A man who had his house repossessed has won a remarkable victory with the ombudsman when it was ruled that he was miss-sold on his mortgage. The victory could set a precedent for other people who are facing repossession after being unable to make their mortgage payments.
As the recession takes hold of the UK, it is estimated that as many as 75,000 families could be facing repossession, which is a 35,000 more than the figure last year. This estimated data comes from the Council of Mortgage Lenders (CML).
The man (whose real name has been withheld) found he couldn’t make his mortgage repayments and claimed he had been miss-sold his mortgage. He took his case to the Financial Ombudsman Service (FOS) claiming a miss-sold mortgage, and the ombudsman has found in his favour.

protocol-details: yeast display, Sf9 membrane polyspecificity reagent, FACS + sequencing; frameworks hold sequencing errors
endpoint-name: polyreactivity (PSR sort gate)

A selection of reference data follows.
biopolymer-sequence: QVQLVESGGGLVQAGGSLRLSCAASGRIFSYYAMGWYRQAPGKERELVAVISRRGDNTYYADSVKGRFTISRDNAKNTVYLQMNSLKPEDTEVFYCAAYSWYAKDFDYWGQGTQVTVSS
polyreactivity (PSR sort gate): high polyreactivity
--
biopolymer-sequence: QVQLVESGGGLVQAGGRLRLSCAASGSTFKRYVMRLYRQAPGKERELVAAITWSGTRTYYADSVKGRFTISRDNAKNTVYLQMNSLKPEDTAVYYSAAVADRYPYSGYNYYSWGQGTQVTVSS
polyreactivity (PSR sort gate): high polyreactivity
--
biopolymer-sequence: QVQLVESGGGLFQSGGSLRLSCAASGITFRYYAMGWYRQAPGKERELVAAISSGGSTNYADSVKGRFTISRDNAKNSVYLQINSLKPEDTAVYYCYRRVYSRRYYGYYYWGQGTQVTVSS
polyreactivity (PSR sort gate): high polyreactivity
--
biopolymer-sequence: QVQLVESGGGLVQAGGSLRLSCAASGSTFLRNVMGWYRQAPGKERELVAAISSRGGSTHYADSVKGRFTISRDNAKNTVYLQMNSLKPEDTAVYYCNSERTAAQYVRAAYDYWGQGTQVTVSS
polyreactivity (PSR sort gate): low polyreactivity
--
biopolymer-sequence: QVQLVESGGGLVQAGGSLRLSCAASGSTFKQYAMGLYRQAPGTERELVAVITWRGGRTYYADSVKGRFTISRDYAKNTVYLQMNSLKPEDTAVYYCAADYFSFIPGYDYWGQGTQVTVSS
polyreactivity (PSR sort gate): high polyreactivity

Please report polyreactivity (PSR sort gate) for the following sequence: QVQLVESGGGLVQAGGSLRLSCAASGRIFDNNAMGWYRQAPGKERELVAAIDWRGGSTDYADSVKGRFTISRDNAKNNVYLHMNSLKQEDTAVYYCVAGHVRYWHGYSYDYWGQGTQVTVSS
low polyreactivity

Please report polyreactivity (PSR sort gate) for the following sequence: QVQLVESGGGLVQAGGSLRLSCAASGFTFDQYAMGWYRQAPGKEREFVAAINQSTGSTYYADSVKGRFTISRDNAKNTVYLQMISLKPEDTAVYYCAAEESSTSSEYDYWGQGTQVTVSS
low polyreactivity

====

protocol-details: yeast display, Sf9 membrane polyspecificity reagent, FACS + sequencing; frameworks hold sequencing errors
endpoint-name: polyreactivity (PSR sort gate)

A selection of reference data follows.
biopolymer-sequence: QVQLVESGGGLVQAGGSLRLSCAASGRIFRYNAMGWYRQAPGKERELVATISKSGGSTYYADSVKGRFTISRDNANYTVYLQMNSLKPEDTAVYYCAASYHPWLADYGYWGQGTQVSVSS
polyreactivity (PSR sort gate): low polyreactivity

He will now receive compensation for his miss-sell, even though he was repossessed. Other families in the same situation could now take similar steps to avoid repossession.
A spokeswoman for the FOS said that even though the man had a fixed rate rental fee on his property, he was convinced by a mortgage adviser to take out a mortgage and buy his housing association property. She said the mortgage adviser failed to point out what would happen when the discounted mortgage rate ended.